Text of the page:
A New Indexing Method for Cachexia

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Inoculated citrons were periodically analyzed by nucleic acid extraction and sequential gel electrophoresis. The citrus cachexia viroid (CCaV) was detected after ...

A New Indexing Method for Cachexia N. Duran-Vila, J. A. Pina, M. I. Molins and L. Navarro ABSTRACT. The utilization of nucleic acid extraction and polyacrylamide gel electrophoresis as an alternative to the Parson's Special bioassay for routine indexing of cachexia was evaluated. Three field sources of citrus viroids and three greenhouse controls were graft inoculated on Arizona Etrog citron. Inoculated citrons were periodically analyzed by nucleic acid extraction and sequential gel electrophoresis. The citrus cachexia viroid (CCaV) was detected after 3 months in all the plants tested regardless of the source. Three electrophoresis systems were also compared. The proposed method combines the desirable characteristics of citron as an excellent host for viroid replication and the sensitivity of electrophoresis and silver staining for viroid detection. The method is now routinely used in the Citrus Sanitation Program in Spain. Index words. citrus cachexia viroid, citrus viroids, xyloporosis.

Biological indexing for citrus cachexia is done by graft inoculation on Parson's Special mandarin on rough lemon rootstock. Inoculated indicators have to be incubated at warm temperatures (28-32 C) for 12-18 months for symptom expression (11). This has been shown to be the most sensitive bioassay for cachexia, and it is being used worldwide. However, this assay has several limitations: a) the long time required for symptom expression; b) high fuel expenses in some temperate zones to heat the greenhouses; c) erratic results even when several indicators and controls are included in each test (10); and d) possible interference with other citrus viroids (8). A series of tests were conducted to evaluate the usefulness of the nucleic acid extraction and polyacrylamide gel electrophoresis (PAGE) systems developed for viroid studies as an alternative to the Parson's bioassay.

MATERIALS AND METHODS Viroid sources and inoculation. Six lots of Arizona Etrog citron 861-S1 on Rough lemon rootstock were graft inoculated with three field sources and three single viroid controls. The field sources were Canoneta sweet orange, Mineola tangelo and Marisol clementine. All had been biologically indexed for triesteza, psorosis A, concave gum, vein enation and exocortis. Canoneta sweet orange was found free of tristeza, psororis A and concave gum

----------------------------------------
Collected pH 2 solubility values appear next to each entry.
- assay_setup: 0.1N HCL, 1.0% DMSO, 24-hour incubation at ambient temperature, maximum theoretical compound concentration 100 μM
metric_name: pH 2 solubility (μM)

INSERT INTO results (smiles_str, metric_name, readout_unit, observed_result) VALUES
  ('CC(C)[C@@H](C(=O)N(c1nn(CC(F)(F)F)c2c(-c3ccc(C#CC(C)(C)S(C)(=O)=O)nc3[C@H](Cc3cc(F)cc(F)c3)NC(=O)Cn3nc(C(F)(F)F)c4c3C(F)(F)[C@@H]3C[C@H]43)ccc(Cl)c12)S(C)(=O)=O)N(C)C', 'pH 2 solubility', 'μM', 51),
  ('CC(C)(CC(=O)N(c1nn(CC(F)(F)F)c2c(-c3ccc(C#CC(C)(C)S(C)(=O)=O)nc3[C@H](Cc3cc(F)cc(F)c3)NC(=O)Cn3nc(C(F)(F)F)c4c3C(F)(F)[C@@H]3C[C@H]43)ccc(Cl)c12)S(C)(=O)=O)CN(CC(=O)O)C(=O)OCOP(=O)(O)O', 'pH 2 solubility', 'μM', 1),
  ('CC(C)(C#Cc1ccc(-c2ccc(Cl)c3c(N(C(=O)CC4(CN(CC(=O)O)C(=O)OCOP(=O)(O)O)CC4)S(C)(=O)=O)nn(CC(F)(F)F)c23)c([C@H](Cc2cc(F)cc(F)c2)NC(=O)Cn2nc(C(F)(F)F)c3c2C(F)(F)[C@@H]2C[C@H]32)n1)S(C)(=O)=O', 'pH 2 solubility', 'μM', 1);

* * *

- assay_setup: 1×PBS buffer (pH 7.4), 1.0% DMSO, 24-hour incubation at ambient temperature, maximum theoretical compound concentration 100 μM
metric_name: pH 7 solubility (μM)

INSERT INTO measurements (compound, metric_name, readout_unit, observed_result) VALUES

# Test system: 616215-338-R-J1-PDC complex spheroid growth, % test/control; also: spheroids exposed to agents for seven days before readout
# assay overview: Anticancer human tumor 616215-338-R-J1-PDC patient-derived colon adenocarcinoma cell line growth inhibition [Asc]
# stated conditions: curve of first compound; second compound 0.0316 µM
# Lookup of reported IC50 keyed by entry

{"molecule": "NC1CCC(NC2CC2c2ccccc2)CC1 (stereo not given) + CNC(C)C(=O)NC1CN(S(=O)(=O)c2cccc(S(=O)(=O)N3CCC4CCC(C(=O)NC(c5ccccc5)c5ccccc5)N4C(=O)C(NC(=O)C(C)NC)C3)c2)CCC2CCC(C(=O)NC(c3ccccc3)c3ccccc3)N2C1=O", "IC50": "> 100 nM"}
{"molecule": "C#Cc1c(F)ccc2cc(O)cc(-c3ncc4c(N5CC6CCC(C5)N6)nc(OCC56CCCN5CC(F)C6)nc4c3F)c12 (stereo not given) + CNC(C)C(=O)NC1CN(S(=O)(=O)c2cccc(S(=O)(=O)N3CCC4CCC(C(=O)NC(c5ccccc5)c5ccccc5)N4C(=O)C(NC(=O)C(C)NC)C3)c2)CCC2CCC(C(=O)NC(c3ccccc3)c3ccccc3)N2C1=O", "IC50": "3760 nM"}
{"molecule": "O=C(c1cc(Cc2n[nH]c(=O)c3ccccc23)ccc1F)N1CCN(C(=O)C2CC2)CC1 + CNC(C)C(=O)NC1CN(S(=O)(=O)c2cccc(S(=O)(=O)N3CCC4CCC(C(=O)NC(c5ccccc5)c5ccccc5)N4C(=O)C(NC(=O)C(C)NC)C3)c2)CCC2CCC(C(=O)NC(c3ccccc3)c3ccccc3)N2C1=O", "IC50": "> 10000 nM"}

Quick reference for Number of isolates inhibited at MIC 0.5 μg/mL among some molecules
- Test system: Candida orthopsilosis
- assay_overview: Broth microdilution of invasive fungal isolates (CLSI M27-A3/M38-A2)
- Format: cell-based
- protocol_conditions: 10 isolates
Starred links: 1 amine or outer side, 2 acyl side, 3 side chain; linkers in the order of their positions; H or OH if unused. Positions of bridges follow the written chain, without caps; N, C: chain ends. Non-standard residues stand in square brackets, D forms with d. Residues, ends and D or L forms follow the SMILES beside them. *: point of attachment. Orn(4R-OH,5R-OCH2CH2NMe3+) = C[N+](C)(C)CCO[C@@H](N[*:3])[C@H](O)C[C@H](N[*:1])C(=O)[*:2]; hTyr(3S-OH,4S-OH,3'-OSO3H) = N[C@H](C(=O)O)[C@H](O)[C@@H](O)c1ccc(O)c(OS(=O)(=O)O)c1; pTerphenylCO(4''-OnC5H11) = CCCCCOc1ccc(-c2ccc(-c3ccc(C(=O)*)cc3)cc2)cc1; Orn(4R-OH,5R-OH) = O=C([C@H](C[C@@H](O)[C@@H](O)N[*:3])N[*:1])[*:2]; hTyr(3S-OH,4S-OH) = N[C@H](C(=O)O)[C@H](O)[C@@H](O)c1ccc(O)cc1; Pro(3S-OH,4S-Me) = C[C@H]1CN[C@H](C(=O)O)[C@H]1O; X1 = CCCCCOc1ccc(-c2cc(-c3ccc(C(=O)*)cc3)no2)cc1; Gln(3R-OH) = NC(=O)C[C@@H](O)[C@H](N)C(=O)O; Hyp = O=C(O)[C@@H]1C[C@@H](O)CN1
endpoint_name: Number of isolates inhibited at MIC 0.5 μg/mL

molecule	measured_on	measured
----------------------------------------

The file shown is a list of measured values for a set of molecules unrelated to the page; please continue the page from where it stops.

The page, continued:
and positive for exocortis and vein enation; Mineola tangelo as free oftristeza, psorosis A and vein enation and positive for exocortis and concave gum; and Marisol clementine was free of tristeza and vein enation and positive for psorosis A, concave gum and exocortis. The single viroids used as positive controls were CV-IIb or citrus cachexia viroid (CCaV), CV-IIc which has been shown recently to be also a cachexia disease agent (18) and the related viroid CV-IIa. A set of uninoculated controls were also included. The assay was repeated twice. In one assay, the plants were inoculated in October and incubated under natural (short day) light conditions, and in the other assay the plants were inoculated in June and incubated under natural (long day) light conditions. In both cases the inoculated citrons were incubated in a warm greenhouse (28-32 C). In both assays, tissue samples from separate sets of plants were collected 1, 2, and 3 months after inoculation, for nucleic acid extraction and PAGE. In all instances the tissue was collected from two plants and processed separately. In some instances, nucleic acid preparations of tomatoes inoculated with PSTV and CSV (kindly provided by T. Candresse from IRNA, Bordeaux and J. Romero from INIA, Madrid) were used. Nucleic acid preparations of mixtures of CV-IIaICV-IIc were obtained from double inoculated cucumbers.

Viroids and Viroid Induced Diseases

Nucleic acid extraction. New flush tissue consisting of young leaves and stems (5 g) from inoculated citrons was homogenized in 5 ml of extraction medium (0.4 M Tris.HC1 pH 8.9, 1% SDS, 5 mM EDTA pH 7.0,4% 2-mercaptoethanol) containing 15ml ofwater saturated phenol (14). Total nucleic acids were partitioned in 2 M LiC1, and the soluble fraction was concentrated by ethanol precipitation. The final preparation was resuspended in 300 p1 of TKM (10 mM Tris, 10 mM KC1,O.l mM MgCl,, pH 7.4). Polyacrylamide gel electrophoresis (PAGE). In all instances viroid detection was accomplished by subjecting 20 ~1 aliquots of the nucleic acid preparations (equivalent to 300 mg fresh weight of tissue) to 5% PAGE. Unless otherwise stated the sequential-PAGE (s-PAGE) system described by Semancik and Harper (15) was used. This electrophoresis procedure has proved invaluable for the characterization of CCaV (16, 17) and citrus viroids (3, 4). The first gel was polymerized in TAE electrophoresis buffer (40 mM Tris, 20 mM sodium acetate. 3H2071 mM sodium EDTA, pH 7.2), and subjected to a constant current of 60 mA, at 4 C for 2.5 hr. A segment of the gel defined by the xylene cyanol dye was excised and placed on the top of the second gel containing 8 M urea and polymerized with a pH 6.5 TAE buffer (9). I t was subjected to a constant current of 16 mA, at room temperature until the tracking dye reached the bottom of the gel. After completion of the second electrophoresis, the circular forms of the viroids were viewed by silver staining (6). The two-dimensional-PAGE technique described by Schumaker et al. (12) was also evaluated. The first gel was prepared and performed as above. The segment of the gel was placed across the bottom of gel chamber and the second gel containing 8 M urea polymerized above (also with a pH 6.5 TAE buffer). The second PAGE was performed from bottom to top at constant current of 16 mA, at room tem-